The coupling of different scales can even go up to the macroscopic scale, with methods that couple a microscopic representation of matter, or at least a mesoscopic one, with the equations of continuum mechanics at the macroscopic level.
4.2 uid10Computational Statistical Mechanics
The orders of magnitude used in the microscopic representation of matter are far from the orders of magnitude of the macroscopic quantities we are used to: The number of particles under consideration in a macroscopic sample of material is of the order of the Avogadro number , the typical distances are expressed in Å ( m), the energies are of the order of J at room temperature, and the typical times are of the order of s.
To give some insight into such a large number of particles contained in a macroscopic sample, it is helpful to compute the number of moles of water on earth. Recall that one mole of water corresponds to 18 mL, so that a standard glass of water contains roughly 10 moles, and a typical bathtub contains mol. On the other hand, there are approximately m of water in the oceans, i.e. mol, a number comparable to the Avogadro number. This means that inferring the macroscopic behavior of physical systems described at the microscopic level by the dynamics of several millions of particles only is like inferring the ocean's dynamics from hydrodynamics in a bathtub...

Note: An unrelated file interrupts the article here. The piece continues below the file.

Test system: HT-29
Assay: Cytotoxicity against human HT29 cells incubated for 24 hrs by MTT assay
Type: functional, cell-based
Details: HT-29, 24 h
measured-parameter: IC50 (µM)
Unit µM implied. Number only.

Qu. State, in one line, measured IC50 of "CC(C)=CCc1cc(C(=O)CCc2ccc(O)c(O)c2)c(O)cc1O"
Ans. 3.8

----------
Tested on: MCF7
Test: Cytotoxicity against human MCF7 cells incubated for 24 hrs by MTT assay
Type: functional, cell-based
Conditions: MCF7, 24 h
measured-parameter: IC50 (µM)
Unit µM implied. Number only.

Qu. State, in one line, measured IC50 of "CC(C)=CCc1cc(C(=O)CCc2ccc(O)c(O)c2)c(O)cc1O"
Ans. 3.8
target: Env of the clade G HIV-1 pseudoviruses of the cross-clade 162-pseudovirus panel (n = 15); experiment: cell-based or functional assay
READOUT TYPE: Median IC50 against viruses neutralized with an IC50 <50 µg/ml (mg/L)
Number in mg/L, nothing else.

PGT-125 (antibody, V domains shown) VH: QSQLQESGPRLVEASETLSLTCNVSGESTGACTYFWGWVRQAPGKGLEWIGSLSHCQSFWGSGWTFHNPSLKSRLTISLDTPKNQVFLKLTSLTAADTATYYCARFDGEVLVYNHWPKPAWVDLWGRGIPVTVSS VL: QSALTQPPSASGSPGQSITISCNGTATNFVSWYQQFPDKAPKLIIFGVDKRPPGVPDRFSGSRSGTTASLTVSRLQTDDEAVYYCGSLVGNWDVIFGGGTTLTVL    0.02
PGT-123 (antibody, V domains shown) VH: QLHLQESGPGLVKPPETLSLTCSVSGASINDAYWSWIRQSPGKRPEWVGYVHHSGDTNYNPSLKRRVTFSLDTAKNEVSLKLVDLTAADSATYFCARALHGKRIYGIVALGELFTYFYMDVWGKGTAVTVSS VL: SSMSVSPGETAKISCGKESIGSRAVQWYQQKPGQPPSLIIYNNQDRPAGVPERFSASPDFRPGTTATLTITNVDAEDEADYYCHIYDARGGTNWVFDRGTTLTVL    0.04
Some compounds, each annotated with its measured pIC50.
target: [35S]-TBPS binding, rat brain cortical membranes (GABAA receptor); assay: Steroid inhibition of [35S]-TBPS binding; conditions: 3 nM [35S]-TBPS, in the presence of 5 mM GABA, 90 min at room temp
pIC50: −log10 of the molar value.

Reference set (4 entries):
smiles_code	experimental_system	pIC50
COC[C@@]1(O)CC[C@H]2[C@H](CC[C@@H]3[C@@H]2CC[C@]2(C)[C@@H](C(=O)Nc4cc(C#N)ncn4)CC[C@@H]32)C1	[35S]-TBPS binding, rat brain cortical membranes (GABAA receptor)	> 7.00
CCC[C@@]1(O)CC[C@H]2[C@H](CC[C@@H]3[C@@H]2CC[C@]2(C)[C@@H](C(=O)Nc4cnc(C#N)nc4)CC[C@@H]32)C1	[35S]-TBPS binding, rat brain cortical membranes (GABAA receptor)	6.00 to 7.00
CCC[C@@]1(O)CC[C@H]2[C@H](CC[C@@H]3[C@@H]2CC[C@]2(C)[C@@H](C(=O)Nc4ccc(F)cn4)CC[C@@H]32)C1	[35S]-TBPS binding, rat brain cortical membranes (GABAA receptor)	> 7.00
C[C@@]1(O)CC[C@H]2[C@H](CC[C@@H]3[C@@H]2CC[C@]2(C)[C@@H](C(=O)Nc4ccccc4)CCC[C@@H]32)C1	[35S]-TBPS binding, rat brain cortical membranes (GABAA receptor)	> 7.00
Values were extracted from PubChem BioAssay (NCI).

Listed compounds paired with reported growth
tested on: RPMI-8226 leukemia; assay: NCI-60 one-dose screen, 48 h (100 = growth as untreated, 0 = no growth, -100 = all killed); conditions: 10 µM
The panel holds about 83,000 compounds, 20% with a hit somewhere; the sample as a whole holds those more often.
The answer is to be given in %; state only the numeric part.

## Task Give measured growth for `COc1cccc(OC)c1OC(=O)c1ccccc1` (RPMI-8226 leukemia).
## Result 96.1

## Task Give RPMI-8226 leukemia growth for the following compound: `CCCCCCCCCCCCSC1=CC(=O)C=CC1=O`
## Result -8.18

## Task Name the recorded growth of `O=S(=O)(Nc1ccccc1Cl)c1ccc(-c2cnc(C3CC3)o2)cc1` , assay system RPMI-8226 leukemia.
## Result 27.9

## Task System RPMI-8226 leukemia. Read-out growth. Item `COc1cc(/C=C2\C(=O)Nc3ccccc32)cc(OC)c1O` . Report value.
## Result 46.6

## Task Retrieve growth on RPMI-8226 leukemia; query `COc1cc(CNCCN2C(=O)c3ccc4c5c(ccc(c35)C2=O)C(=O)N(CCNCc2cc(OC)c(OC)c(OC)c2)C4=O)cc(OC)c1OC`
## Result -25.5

For practical numerical computations of matter at the microscopic level, following the dynamics of every atom would require simulating atoms and performing time integration steps, which is of course impossible! These numbers should be compared with the current orders of magnitude of the problems that can be tackled with classical molecular simulation, where several millions of atoms only can be followed over time scales of the order of a few microseconds.